All photos by Jody Domingue
Know the gear, know the theory: There are many online tutorials on how to get the best sounds for your studio recordings and working on your sounds in your favorite DAW. The majority are very good, and the explanations of the use of dynamic control, microphone and monitor speaker placement and how to apply effects will definitely help your studio-based projects to sound a lot better. However, most of these techniques are completely irrelevant to the live situation and, in some cases, will actually make your life more difficult. You need to understand how sound behaves at a high volume and how live sound systems are put together in order to get your sound at every venue you perform in. Let’s start with the first difference between your studio environment and the live stage––volume.
Turn it up!: It is very unlikely that you will listen to music in your home studio at anything like the level you will experience in the live environment. It is therefore also unlikely that you will ever experience feedback, also known as howl round, squeal or screeching, in your studio––which is a good thing. Performing with amplified sound sources, on the other hand, can cause a particular set of problems, feedback being one of them. This one sound “problem” creates more anxiety and confusion for inexperienced musicians than any other part of the live performance. However, feedback is very easily avoided if you understand the cause.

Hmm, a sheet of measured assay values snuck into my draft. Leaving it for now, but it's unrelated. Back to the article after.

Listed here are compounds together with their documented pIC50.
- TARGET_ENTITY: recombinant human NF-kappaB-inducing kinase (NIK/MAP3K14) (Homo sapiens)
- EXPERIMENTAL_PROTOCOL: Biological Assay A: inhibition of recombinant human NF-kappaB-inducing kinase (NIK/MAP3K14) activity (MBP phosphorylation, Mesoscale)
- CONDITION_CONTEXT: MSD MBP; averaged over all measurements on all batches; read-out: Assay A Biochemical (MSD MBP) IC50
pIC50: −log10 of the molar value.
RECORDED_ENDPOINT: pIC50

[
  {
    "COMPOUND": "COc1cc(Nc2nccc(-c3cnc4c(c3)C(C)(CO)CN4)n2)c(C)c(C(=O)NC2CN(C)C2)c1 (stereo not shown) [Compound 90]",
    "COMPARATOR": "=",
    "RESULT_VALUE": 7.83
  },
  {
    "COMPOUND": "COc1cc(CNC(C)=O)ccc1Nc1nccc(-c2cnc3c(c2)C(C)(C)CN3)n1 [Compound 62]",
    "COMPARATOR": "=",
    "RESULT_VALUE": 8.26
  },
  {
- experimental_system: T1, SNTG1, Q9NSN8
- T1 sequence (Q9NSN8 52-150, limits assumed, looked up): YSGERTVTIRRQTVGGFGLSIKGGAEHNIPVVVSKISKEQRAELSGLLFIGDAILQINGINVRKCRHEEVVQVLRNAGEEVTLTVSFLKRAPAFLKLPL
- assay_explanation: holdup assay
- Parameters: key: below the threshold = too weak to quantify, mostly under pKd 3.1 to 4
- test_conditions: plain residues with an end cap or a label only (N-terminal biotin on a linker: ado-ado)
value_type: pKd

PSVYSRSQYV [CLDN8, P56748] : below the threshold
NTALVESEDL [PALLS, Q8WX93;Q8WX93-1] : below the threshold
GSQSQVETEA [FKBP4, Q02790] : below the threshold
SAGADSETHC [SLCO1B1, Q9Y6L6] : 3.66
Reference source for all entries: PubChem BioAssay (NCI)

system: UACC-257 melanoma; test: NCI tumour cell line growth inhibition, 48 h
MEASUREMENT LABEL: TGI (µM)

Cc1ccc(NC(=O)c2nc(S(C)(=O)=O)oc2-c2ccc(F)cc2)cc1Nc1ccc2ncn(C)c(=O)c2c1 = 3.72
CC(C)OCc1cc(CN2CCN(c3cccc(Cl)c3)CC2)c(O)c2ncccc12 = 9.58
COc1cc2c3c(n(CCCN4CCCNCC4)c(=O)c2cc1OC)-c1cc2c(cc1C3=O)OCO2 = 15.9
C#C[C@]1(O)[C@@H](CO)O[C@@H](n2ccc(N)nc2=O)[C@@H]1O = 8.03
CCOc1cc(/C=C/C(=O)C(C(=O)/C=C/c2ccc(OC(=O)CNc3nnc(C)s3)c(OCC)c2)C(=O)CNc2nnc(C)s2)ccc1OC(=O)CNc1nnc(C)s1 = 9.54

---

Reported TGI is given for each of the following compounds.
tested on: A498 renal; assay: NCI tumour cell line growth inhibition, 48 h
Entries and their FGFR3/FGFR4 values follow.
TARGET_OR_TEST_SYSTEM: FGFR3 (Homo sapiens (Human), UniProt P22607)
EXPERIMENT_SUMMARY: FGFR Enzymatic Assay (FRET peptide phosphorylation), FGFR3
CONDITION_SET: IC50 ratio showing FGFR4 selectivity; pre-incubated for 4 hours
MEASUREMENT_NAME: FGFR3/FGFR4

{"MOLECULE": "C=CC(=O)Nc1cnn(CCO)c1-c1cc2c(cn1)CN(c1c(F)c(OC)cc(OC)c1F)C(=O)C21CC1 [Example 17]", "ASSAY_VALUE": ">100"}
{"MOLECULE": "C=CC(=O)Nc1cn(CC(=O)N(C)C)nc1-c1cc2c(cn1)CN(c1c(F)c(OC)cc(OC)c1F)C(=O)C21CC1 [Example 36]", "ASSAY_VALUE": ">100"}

Feedback is a loop of sound created when the output of a sound source (through a loudspeaker for instance) is picked up by the same microphone that is being used to amplify that sound source in the first place. The classic example involves a vocal microphone and a monitor “wedge” (the loudspeaker placed on stage to help the singer hear herself––more on this later). In our example the singer’s voice is picked up by the vocal microphone and amplified by the monitor. As the vocalist asks for the level of her vocal to be turned up in the monitor (to better hear herself), the sound coming out of the monitor starts to be picked up actually by her own microphone. A sound loop then starts as the sound from the monitor is picked up by her microphone, which is then sent back into the monitor, back into the microphone, into the monitor, into the microphone....you get the picture. The result of this loop will be the excessive amplification of certain audio frequencies, which will become part of the sound coming from the monitor speaker. At high volumes this resulting sound can be excruciating and can ruin a performance––just ask Madonna.
Avoid feedback – the correct use of your mic: So now you know what causes feedback, how do you avoid it? Well, most stage feedback comes from vocal microphones, as described above, and a major contributor to that feedback is bad microphone technique.
Microphone technique involves knowing how to hold your microphone, how to treat it, how to sing into it, and what you should or should not do with your microphone when onstage. Good microphone technique will reduce the threat of feedback—a major priority for any live performer. Good microphone technique will also help whoever is mixing the sound for the audience––more on that later. But we should first look at some basic microphone theory in order to perfect our microphone technique.